PTSD and crowds: Saturday at the climbing gym

With PTSD, handling crowds is a big problem – too many avenues of approach, too many people to monitor, too many variables and potential threats, everything’s moving too fast, where’s the door, there’s too much noise, the anxiety spikes…  Yes, that would all describe my earlier attempt at climbing today.  Saturday at the climbing gym is extremely busy and there are lots of little kids, immature big “kids”, and activity buzzing all around.  There’s too much of everything!  Except me climbing, that is.  McKenzie was there and encouraged me to at least put my climbing shoes on by untying, one at a time, my street shoes.  I put my Skwamas on, put my Misty Mountain harness on, tightened it up, and sat down to watch a group of seven or eight 7-10 year-old girls take turns on the two auto-belays on the main floor.  I was overwhelmed with anxiety.  I could’ve asked for a turn, but they were taking turns and it was working well for them, so I just watched from the bench I was sitting on.  I sat there and watched for close to an hour.  I took my climbing shoes off and put my street shoes on so that I could go into the bathroom, but still had my harness on.  McKenzie came over and said, “I’m proud of you.  See?  You put your [climbing] shoes on, you’ve got your harness on…  Proud of you!  Do you need a hug for a minute?”  She gave me a nice, long, firm hug.  I told her PTSD was really hard.  She said, “I know.  But I’m proud of you.  You put your shoes and your harness on.”  I appreciated that so much.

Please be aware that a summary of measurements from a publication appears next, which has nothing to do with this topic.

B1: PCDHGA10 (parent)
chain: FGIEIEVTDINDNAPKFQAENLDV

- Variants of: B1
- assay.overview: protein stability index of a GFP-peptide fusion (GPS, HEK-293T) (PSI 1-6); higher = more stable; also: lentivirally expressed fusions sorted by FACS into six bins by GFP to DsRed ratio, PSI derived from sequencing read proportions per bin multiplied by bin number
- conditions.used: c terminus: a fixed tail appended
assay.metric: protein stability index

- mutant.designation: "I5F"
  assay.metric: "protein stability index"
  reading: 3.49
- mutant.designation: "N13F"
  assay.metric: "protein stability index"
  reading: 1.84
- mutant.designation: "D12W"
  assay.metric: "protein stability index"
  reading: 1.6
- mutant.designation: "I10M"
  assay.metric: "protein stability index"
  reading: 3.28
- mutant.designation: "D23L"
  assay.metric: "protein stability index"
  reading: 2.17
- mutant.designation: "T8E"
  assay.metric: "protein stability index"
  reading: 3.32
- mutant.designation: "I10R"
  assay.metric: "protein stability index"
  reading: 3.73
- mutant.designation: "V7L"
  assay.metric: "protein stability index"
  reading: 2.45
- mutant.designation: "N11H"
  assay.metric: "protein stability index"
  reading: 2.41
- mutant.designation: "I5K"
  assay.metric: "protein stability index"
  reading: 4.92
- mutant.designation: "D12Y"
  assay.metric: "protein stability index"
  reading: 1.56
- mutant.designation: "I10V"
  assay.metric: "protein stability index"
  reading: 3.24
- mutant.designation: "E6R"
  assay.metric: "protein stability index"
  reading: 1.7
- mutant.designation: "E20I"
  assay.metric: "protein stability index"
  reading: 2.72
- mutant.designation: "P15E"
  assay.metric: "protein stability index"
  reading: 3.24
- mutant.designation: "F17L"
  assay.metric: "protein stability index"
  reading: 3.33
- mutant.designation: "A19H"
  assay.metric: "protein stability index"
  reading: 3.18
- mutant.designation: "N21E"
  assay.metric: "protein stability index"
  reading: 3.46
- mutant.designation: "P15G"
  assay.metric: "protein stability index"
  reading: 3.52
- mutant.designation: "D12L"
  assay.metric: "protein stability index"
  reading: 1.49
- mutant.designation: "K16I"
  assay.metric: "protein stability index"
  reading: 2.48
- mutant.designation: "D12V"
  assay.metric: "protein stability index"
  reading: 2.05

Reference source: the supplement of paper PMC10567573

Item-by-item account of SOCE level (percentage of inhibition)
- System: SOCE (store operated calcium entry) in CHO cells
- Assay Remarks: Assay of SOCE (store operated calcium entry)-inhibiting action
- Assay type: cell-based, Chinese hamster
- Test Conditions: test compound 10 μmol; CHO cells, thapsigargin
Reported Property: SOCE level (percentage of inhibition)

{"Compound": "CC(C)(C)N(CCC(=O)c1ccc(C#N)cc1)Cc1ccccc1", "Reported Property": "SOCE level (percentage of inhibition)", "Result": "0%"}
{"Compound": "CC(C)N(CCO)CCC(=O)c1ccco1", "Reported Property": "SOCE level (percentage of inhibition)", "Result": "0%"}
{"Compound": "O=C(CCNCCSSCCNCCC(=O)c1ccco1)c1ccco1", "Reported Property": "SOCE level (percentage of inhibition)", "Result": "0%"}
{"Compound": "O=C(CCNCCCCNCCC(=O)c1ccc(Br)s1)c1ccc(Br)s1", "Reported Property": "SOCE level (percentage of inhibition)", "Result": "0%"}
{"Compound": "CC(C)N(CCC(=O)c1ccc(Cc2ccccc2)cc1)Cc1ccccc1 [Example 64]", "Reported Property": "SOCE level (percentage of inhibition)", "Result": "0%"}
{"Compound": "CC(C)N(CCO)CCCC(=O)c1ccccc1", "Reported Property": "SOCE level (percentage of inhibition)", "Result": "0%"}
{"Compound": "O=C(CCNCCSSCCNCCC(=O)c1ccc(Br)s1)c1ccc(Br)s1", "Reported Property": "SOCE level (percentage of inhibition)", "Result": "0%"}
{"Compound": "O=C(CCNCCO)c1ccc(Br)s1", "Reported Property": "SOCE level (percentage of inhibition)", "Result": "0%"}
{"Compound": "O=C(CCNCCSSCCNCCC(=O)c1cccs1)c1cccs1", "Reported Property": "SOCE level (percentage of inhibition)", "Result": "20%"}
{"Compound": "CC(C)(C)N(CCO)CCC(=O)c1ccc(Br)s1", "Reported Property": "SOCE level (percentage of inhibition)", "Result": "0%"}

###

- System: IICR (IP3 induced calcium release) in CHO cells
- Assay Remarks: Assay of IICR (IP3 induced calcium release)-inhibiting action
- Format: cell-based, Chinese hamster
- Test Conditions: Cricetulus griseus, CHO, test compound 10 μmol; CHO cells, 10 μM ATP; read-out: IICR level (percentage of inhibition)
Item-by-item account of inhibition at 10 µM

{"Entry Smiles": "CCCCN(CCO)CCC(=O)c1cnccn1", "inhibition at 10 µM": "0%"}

I took off my harness after going to the restroom and sat down on one of the “chairs” – Black Diamond crash pads on wooden frames – to wait for the anxiety to abate.  Scott’s wife came and sat down next to me.  “Are you…resting?”  We both laughed.  I told her that I have PTSD and my doctor had said that if I got into a crowd and started to feel the anxiety that I needed to stay there in that environment until the anxiety began to subside to help me manage it better.  It turns out that Scott’s dad is a WWII Vet and has nightmares and PTSD even at the age of 94!  I was talking to her about how PTSD had affected my life and she said, “Well, I’ve always thought you are really normal, so…”  I hugged her and told her that was the best compliment I could ever hear.  Scott came up and taught me the special handshake.  I’m going to have to work on it a little bit, but I’ll get it.  Scott and his wife are so cool!

I decided to go have lunch at Staggering Ox.  A group of military fellows who had been climbing while I was sitting in my harness and shoes watching were there eating, too.  There are a lot of Middle East War Vets out today, I began to notice as I went on to the post office and home.  I wonder what’s going on?

I do plan on climbing later with AJ, if he wants to go and climb.  If he doesn’t call, then I might go back to the gym myself and get some climbing of some sort in.  I had told Scott’s wife that climbing was truly a miracle for my PTSD management and she told me that Scott and Jim and Heath have all told her that I just love to climb.  I think it’s great that they notice, because that is the truth of the matter for sure!!!

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